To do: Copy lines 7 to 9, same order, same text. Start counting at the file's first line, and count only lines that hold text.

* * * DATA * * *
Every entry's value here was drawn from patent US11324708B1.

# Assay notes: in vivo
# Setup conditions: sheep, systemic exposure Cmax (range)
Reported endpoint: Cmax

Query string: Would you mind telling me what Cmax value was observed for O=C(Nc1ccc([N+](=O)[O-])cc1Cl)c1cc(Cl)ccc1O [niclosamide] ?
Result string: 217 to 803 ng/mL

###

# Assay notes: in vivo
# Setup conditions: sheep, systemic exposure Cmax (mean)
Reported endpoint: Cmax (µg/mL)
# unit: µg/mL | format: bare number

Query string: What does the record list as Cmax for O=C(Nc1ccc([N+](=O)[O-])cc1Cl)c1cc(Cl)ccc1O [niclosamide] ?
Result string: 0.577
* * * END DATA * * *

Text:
###

# Assay notes: in vivo
# Setup conditions: sheep, systemic exposure Cmax (mean)